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Case Number: 3:22-cv-01059
Judge: Barbara M. G. Lynn
Court: United States District Court for the Northern District of Texas (Dallas County)
Plaintiff's Attorney: Steve Samples
Defendant's Attorney: Alison Diane Kennamer, Janet Traylor, Ascar H. Lopez
Description: Dallas, Texas plaintiff personal injury lawyer represented Plaintiff who sued Defendant on a negligence theory.
Negligence is a legal concept that refers to a failure to exercise the degree of care that a reasonable person would exercise in a similar situation. In Texas, negligence is a tort, which means that it is a civil wrong that can be remedied by a lawsuit.
To prove negligence, the plaintiff must show that the defendant owed them a duty of care, the defendant breached that duty, the breach was the proximate cause of the plaintiff's injuries, and the plaintiff suffered damages.
Duty of care
The first element of negligence is that the defendant owed the plaintiff a duty of care. This means that the defendant had a legal obligation to act in a way that did not put the plaintiff at risk of harm.
In Texas, the law of negligence recognizes that everyone has a duty of care to others. This means that everyone is expected to act in a reasonable and prudent manner, taking into account the circumstances of the situation.
The duty of care that a defendant owes to a plaintiff will vary depending on the specific facts of the case. For example, a driver owes a higher duty of care to other drivers than they do to pedestrians.
Breach of duty
The second element of negligence is that the defendant breached the duty of care that they owed to the plaintiff. This means that the defendant acted in a way that was unreasonable and put the plaintiff at risk of harm.
In Texas, the standard of care that a defendant must meet is the standard of a reasonable person. This means that the defendant must act in the same way that a reasonable person would act in the same situation.
There are a number of factors that the court will consider when determining whether a defendant has breached their duty of care. These factors include the following:
The nature of the activity that the defendant was engaged in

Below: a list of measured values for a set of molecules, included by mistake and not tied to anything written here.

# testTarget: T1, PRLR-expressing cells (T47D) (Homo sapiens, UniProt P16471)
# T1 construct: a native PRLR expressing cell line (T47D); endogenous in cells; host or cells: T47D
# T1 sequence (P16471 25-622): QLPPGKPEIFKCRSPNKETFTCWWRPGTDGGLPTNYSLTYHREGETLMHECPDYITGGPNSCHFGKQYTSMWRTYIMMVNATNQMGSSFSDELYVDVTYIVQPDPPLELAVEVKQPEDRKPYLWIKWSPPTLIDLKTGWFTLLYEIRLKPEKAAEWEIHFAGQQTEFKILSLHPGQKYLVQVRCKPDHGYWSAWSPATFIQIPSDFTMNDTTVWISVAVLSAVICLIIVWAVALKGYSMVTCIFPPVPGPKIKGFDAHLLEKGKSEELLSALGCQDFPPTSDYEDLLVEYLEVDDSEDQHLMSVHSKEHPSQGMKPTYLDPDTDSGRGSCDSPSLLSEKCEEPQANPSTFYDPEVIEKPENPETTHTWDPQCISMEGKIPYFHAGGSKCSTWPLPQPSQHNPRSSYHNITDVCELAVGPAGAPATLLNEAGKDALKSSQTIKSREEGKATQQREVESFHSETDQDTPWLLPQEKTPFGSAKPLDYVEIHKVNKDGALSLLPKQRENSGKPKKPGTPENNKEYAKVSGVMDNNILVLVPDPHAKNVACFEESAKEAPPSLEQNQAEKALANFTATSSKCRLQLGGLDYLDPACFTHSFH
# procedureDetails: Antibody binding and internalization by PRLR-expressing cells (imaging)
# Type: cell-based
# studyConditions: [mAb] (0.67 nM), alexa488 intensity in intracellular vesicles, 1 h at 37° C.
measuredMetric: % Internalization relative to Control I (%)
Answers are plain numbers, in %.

The foreseeability of the risk of harm
The likelihood of the risk of harm occurring
The gravity of the harm that could occur
The third element of negligence is that the defendant's breach of duty was the proximate cause of the plaintiff's injuries. This means that the defendant's actions were the direct and foreseeable cause of the plaintiff's injuries.
In Texas, the proximate cause of an injury is determined by asking the following question: "But for" the defendant's actions, would the plaintiff have been injured?
If the answer to this question is yes, then the defendant's actions were the proximate cause of the plaintiff's injuries.
The fourth element of negligence is that the plaintiff suffered damages. This means that the plaintiff suffered some type of harm as a result of the defendant's negligence.
In Texas, damages can include both economic and non-economic losses. Economic losses are those that can be easily quantified, such as medical expenses, lost wages, and property damage. Non-economic losses are those that cannot be easily quantified, such as pain and suffering, emotional distress, and loss of enjoyment of life.
If the plaintiff can prove all four elements of negligence, they may be able to recover damages from the defendant. The amount of damages that the plaintiff is awarded will vary depending on the specific facts of the case.
Here are some additional information about negligence law in Texas:
Texas is a modified comparative negligence state. This means that if the plaintiff is found to be partially at fault for their own injuries, their damages will be reduced by their percentage of fault.
The statute of limitations for negligence claims in Texas is two years. This means that the plaintiff must file their lawsuit within two years of the date of the injury.
If you have been injured as a result of someone else's negligence, you should consult with an attorney to discuss your legal options.
Outcome: 07/24/2023 27 ORDER granting the 26 Motion to Dismiss: Plaintiff George R Wiest, Jr's claims against Defendant Vestas-American Wind Technology, Inc. are DISMISSED with prejudice. All costs are to be borne by the party incurring same. (Ordered by Senior Judge Barbara M. G. Lynn on 7/24/2023) (twd) (Entered: 07/24/2023)